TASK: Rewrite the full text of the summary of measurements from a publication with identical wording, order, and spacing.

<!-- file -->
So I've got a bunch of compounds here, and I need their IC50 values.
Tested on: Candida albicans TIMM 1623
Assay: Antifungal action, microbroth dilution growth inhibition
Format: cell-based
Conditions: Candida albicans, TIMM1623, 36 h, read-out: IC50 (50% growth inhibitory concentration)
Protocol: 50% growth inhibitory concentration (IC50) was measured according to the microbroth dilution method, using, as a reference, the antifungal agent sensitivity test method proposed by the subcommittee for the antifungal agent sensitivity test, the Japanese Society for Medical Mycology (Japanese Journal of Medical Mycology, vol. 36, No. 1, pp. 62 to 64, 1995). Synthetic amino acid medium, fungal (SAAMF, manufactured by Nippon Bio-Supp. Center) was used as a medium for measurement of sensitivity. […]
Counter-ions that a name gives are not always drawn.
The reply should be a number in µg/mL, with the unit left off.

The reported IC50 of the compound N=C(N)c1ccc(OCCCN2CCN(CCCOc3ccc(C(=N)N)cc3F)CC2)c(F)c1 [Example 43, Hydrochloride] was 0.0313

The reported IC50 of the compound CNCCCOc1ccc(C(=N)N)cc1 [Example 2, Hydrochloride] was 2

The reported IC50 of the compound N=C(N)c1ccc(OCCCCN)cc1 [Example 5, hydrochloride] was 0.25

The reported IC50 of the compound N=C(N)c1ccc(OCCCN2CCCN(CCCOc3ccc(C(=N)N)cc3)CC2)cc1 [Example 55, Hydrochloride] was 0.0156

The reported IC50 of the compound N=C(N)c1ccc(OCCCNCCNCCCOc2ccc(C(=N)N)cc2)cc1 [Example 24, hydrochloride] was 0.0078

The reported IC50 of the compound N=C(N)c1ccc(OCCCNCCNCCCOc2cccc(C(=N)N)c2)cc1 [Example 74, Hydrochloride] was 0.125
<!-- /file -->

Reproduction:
So I've got a bunch of compounds here, and I need their IC50 values.
Tested on: Candida albicans TIMM 1623
Assay: Antifungal action, microbroth dilution growth inhibition
Format: cell-based
Conditions: Candida albicans, TIMM1623, 36 h, read-out: IC50 (50% growth inhibitory concentration)
Protocol: 50% growth inhibitory concentration (IC50) was measured according to the microbroth dilution method, using, as a reference, the antifungal agent sensitivity test method proposed by the subcommittee for the antifungal agent sensitivity test, the Japanese Society for Medical Mycology (Japanese Journal of Medical Mycology, vol. 36, No. 1, pp. 62 to 64, 1995). Synthetic amino acid medium, fungal (SAAMF, manufactured by Nippon Bio-Supp. Center) was used as a medium for measurement of sensitivity. […]
Counter-ions that a name gives are not always drawn.
The reply should be a number in µg/mL, with the unit left off.

The reported IC50 of the compound N=C(N)c1ccc(OCCCN2CCN(CCCOc3ccc(C(=N)N)cc3F)CC2)c(F)c1 [Example 43, Hydrochloride] was 0.0313

The reported IC50 of the compound CNCCCOc1ccc(C(=N)N)cc1 [Example 2, Hydrochloride] was 2

The reported IC50 of the compound N=C(N)c1ccc(OCCCCN)cc1 [Example 5, hydrochloride] was 0.25

The reported IC50 of the compound N=C(N)c1ccc(OCCCN2CCCN(CCCOc3ccc(C(=N)N)cc3)CC2)cc1 [Example 55, Hydrochloride] was 0.0156

The reported IC50 of the compound N=C(N)c1ccc(OCCCNCCNCCCOc2ccc(C(=N)N)cc2)cc1 [Example 24, hydrochloride] was 0.0078

The reported IC50 of the compound N=C(N)c1ccc(OCCCNCCNCCCOc2cccc(C(=N)N)c2)cc1 [Example 74, Hydrochloride] was 0.125